The few dozen UW-Madison students living in one of the state’s last student housing cooperatives are pleading with the university for a solution to their destined-to-be-demolished building.
The university plans to tear down Zoe Bayliss Women’s Cooperative sometime after the 2022-23 school year to make room for a new academic building.
The UW-owned Zoe Bayliss co-op, 915 W. Johnson St., is one of the few affordable housing options left for students, residents said. The cooperative rents from UW-Madison and residents pay the co-op about $5,000 per year, several thousand dollars less than what most students pay to live in a UW dorm.
“It’s sad — this is the only place on campus left like this,” said UW-Madison graduate student Melissa Schmidt-Landin, who has lived in the co-op for six years and described it as the place where she came out of her shell.
Established in 1955, the co-op will continue to house students through May 14, 2023. Demolition is slated for sometime later that year. In its place will be the Irving and Dorothy Levy Hall, the new academic home for the College of Letters and Science. The scheduled fall 2025 opening of Levy Hall will clear the way for the eventual teardown of the dilapidated Humanities Building.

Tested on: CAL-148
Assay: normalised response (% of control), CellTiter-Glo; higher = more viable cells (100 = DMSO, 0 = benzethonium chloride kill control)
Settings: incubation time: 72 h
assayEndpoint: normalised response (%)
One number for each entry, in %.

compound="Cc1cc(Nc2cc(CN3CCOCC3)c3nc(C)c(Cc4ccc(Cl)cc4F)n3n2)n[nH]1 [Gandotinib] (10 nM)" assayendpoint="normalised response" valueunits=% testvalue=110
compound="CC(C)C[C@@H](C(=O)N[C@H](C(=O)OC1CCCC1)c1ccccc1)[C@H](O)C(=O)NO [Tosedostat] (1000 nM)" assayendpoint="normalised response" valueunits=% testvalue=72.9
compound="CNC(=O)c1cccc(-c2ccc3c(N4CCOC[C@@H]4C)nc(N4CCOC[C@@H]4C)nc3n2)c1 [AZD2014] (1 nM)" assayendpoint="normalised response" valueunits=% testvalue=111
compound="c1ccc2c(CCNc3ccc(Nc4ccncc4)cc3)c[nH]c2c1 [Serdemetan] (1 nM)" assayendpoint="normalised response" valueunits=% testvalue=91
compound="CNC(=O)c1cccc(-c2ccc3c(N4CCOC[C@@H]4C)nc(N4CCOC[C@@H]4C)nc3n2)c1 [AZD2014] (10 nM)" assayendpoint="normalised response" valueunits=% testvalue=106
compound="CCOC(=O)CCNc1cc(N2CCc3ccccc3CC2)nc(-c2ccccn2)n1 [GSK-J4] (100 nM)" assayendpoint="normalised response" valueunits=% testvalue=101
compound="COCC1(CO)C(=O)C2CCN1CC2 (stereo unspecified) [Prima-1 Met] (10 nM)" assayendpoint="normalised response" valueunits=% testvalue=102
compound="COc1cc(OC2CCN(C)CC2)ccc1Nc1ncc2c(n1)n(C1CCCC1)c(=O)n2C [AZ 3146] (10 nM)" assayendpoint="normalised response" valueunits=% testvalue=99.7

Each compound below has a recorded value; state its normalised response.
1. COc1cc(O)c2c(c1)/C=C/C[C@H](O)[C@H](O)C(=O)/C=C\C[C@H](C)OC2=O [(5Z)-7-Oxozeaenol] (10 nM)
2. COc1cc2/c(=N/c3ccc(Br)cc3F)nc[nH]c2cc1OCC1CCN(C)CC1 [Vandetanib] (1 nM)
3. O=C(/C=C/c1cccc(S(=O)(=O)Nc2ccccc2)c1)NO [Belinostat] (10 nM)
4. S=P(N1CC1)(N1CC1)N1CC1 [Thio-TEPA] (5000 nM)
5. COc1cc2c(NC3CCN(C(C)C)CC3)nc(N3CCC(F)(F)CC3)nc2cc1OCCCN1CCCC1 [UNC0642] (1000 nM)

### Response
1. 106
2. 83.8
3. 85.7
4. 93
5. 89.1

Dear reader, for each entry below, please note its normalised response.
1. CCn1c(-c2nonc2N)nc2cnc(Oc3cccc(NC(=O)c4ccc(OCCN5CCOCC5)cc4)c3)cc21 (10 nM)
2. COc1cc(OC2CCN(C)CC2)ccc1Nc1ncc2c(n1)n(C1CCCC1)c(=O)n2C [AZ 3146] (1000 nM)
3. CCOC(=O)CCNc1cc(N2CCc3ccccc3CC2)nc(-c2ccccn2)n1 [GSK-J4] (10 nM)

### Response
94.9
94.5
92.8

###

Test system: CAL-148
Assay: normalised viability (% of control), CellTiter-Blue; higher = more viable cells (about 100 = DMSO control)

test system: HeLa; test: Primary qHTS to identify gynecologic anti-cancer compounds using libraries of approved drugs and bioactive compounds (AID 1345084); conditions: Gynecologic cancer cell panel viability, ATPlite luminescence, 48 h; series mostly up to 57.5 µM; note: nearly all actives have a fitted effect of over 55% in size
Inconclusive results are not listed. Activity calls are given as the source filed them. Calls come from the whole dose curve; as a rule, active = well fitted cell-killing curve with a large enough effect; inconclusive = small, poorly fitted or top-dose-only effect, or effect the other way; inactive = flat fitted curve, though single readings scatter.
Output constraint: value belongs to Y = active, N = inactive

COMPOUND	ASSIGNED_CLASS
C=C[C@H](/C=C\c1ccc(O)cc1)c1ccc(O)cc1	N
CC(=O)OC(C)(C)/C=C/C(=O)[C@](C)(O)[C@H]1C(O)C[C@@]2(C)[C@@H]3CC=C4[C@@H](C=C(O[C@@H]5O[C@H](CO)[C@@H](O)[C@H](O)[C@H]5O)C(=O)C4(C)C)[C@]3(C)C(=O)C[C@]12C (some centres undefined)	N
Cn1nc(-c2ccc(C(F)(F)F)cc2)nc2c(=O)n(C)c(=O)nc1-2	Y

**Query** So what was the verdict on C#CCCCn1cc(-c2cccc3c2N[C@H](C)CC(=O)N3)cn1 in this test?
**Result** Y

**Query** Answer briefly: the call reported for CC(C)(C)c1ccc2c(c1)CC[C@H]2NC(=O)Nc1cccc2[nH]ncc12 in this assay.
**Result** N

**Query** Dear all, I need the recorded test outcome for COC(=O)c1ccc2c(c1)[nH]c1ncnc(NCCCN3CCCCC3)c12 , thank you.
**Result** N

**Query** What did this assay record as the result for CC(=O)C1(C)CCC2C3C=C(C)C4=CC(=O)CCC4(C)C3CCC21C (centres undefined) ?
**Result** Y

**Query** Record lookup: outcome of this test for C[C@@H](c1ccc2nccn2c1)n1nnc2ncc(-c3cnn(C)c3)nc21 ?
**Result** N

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University Housing director Jeff Novak said staff are exploring alternatives for Zoe Bayliss and committed to finding a workable solution. Students who live there were informed about UW-Madison’s long-term plans for the site beginning at least four or five years ago, he said, but he understands the reality of the situation is becoming more urgent.
UW-Madison junior and co-op president Angela Maloney lived in Zoe Bayliss her freshman year because she said she couldn’t afford the university’s dorms.
The co-op encourages students to connect with those outside of their class. Maloney, for example, roomed with a Ph.D. student her freshman year. A law student is living in the building this year. The dynamic exposes students to others who are at different stages of their academic careers.